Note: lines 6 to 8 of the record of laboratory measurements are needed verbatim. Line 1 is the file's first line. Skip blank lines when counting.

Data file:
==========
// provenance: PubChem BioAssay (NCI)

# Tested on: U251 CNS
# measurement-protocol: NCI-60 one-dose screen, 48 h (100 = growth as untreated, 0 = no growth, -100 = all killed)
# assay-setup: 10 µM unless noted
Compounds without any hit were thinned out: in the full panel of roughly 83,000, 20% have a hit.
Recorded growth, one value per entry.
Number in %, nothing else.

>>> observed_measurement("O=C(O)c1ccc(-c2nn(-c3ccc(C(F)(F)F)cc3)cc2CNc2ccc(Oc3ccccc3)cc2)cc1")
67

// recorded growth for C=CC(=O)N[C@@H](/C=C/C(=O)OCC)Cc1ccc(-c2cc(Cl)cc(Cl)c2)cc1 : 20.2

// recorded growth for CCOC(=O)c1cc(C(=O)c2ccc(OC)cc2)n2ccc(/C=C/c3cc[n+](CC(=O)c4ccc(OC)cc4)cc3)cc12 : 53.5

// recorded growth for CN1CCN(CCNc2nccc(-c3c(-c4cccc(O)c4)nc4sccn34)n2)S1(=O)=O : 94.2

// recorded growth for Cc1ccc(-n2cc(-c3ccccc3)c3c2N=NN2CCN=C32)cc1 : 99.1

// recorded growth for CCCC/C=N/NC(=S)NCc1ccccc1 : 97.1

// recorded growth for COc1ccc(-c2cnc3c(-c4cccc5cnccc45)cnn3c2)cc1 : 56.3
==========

Recorded growth, one value per entry.
Number in %, nothing else.

>>> observed_measurement("O=C(O)c1ccc(-c2nn(-c3ccc(C(F)(F)F)cc3)cc2CNc2ccc(Oc3ccccc3)cc2)cc1")